A team from the Florey Institute are also optimistic that the discovery could lead to treatments for other addictions that use the same pathways in the brain, such as heroin, morphine and other opiate-based painkillers.
Craig Smith, a neuroscientist at the Melbourne institute, said the brain's opioid system had long been known to be associated with the feeling of reward generated from eating food containing high salt content.
Salt cravings are among the reasons why it is difficult to say no to the question "want fries with that?”, and why the smell of sizzling bacon makes one’s mouth water.
Australians, on average, consume some three times more sodium than they need, with most of the salt coming from processed foods.
The researchers identified exactly where in the brain the salt cravings originate, as well as the mechanism at play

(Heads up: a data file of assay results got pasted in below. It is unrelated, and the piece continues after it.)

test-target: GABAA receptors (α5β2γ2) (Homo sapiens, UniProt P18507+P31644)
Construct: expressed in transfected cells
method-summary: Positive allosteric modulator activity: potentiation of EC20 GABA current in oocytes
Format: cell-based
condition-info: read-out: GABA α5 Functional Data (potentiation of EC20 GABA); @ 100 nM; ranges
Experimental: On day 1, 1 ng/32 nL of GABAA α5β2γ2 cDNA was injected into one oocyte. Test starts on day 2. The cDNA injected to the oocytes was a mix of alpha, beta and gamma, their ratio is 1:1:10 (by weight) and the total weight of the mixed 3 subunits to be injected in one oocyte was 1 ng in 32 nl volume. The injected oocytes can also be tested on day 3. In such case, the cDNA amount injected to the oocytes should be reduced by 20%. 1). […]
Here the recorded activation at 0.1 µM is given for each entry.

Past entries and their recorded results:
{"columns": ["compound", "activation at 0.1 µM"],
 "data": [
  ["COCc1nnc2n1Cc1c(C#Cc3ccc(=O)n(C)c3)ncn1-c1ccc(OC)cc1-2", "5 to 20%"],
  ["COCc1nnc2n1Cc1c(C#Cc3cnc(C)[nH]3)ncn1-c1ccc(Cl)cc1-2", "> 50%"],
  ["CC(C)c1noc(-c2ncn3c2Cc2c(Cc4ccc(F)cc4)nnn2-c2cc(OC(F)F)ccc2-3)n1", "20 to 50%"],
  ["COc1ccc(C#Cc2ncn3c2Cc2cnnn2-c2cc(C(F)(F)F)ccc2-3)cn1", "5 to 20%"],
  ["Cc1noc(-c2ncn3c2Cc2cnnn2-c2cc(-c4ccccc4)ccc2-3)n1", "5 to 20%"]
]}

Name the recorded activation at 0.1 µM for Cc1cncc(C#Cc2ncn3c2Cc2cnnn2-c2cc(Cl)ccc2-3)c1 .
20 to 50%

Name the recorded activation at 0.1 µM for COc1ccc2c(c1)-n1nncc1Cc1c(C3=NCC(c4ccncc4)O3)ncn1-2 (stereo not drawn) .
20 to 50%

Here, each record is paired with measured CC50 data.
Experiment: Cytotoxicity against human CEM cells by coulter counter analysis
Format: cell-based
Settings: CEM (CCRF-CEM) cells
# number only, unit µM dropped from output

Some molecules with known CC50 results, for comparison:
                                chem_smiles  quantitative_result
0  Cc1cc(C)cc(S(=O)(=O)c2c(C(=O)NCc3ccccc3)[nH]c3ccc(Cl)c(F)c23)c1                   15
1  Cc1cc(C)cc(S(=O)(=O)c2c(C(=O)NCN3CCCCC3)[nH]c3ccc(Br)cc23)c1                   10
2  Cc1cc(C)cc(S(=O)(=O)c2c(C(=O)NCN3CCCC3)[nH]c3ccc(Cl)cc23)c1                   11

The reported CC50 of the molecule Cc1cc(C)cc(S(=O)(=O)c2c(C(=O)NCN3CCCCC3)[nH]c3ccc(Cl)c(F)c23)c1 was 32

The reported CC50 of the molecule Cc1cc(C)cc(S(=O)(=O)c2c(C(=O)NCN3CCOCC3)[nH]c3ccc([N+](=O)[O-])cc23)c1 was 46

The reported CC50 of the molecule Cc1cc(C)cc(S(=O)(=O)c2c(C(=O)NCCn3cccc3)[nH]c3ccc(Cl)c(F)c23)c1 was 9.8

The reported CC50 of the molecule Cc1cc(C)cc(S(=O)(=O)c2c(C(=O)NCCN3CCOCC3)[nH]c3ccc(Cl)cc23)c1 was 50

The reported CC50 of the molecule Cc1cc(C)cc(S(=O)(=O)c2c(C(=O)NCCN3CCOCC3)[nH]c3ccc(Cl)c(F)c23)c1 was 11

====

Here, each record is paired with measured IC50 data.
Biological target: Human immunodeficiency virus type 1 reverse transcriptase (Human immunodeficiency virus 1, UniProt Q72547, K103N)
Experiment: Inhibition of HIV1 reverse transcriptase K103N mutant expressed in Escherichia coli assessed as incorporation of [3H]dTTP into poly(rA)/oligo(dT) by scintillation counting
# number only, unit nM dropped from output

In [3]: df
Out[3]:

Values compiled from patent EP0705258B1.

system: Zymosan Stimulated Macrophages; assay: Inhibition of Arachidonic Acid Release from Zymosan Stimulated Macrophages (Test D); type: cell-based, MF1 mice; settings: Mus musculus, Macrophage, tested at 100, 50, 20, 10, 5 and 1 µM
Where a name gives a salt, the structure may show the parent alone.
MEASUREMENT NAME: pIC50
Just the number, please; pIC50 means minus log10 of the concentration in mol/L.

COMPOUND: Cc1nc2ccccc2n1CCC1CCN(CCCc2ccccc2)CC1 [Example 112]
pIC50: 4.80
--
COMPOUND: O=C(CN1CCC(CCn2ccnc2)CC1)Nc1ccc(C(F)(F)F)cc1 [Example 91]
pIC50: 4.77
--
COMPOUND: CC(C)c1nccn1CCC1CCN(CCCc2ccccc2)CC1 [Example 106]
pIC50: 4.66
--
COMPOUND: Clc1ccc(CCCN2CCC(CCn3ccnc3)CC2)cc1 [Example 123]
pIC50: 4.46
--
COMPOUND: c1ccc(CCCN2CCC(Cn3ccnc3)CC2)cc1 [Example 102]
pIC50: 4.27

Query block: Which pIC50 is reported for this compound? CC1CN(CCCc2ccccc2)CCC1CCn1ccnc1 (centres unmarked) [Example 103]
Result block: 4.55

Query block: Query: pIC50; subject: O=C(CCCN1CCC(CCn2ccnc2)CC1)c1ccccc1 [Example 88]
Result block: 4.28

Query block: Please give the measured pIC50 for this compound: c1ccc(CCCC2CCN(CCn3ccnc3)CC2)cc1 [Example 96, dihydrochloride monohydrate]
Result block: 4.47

Using a process of elimination, they could discover the location of the "salt-seeking wiring" in the brain for the first time.
Three groups of mice were administered three different types of opioid-blockers and denied salt for two days until they were allowed to drink salty water on the third day.
The first two groups drank about 5% of their body weight in salty water in an hour, representing a high craving for the salt. But the third group, which were given opioid-blocker naloxonazine, drank just 2% of their body weight.
Dr Smith said the mice revealed eating salt engaged the opioid in the central amygdala region of the brain, the same part where positive and negative emotions are processed.
"It wasn't known until now that our natural opioids working in this emotional hotspot drove salt cravings," Smith told Fairfax Media.
"Switching off salt cravings would promote a healthier diet and food choices.
"Because at the moment you know the salad is healthy but you crave the junk food for the salt. It's tasty and it's in a lot of food. But we eat too much of it."